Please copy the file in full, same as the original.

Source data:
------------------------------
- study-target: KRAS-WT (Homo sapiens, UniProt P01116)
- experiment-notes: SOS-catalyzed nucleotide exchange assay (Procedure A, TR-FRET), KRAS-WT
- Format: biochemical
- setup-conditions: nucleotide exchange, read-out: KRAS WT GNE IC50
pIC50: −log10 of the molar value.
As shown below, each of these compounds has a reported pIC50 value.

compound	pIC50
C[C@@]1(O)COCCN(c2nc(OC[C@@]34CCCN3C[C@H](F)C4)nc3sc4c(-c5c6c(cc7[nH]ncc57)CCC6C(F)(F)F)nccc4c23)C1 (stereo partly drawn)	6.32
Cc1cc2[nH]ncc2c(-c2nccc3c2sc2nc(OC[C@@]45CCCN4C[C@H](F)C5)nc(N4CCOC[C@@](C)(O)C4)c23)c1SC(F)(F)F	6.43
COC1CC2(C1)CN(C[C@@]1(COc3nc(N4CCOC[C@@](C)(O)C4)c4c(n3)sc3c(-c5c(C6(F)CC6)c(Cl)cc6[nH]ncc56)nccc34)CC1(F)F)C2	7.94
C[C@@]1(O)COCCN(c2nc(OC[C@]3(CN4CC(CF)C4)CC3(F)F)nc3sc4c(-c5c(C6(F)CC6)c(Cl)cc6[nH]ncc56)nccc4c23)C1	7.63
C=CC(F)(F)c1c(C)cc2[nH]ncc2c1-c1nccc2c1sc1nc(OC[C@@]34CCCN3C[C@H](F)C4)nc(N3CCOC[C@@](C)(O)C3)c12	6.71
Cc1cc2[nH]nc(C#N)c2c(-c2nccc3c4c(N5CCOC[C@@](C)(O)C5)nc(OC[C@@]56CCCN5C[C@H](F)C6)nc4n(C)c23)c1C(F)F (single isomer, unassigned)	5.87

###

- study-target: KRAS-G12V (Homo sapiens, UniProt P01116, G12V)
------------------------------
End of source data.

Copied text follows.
- study-target: KRAS-WT (Homo sapiens, UniProt P01116)
- experiment-notes: SOS-catalyzed nucleotide exchange assay (Procedure A, TR-FRET), KRAS-WT
- Format: biochemical
- setup-conditions: nucleotide exchange, read-out: KRAS WT GNE IC50
pIC50: −log10 of the molar value.
As shown below, each of these compounds has a reported pIC50 value.

compound	pIC50
C[C@@]1(O)COCCN(c2nc(OC[C@@]34CCCN3C[C@H](F)C4)nc3sc4c(-c5c6c(cc7[nH]ncc57)CCC6C(F)(F)F)nccc4c23)C1 (stereo partly drawn)	6.32
Cc1cc2[nH]ncc2c(-c2nccc3c2sc2nc(OC[C@@]45CCCN4C[C@H](F)C5)nc(N4CCOC[C@@](C)(O)C4)c23)c1SC(F)(F)F	6.43
COC1CC2(C1)CN(C[C@@]1(COc3nc(N4CCOC[C@@](C)(O)C4)c4c(n3)sc3c(-c5c(C6(F)CC6)c(Cl)cc6[nH]ncc56)nccc34)CC1(F)F)C2	7.94
C[C@@]1(O)COCCN(c2nc(OC[C@]3(CN4CC(CF)C4)CC3(F)F)nc3sc4c(-c5c(C6(F)CC6)c(Cl)cc6[nH]ncc56)nccc4c23)C1	7.63
C=CC(F)(F)c1c(C)cc2[nH]ncc2c1-c1nccc2c1sc1nc(OC[C@@]34CCCN3C[C@H](F)C4)nc(N3CCOC[C@@](C)(O)C3)c12	6.71
Cc1cc2[nH]nc(C#N)c2c(-c2nccc3c4c(N5CCOC[C@@](C)(O)C5)nc(OC[C@@]56CCCN5C[C@H](F)C6)nc4n(C)c23)c1C(F)F (single isomer, unassigned)	5.87

###

- study-target: KRAS-G12V (Homo sapiens, UniProt P01116, G12V)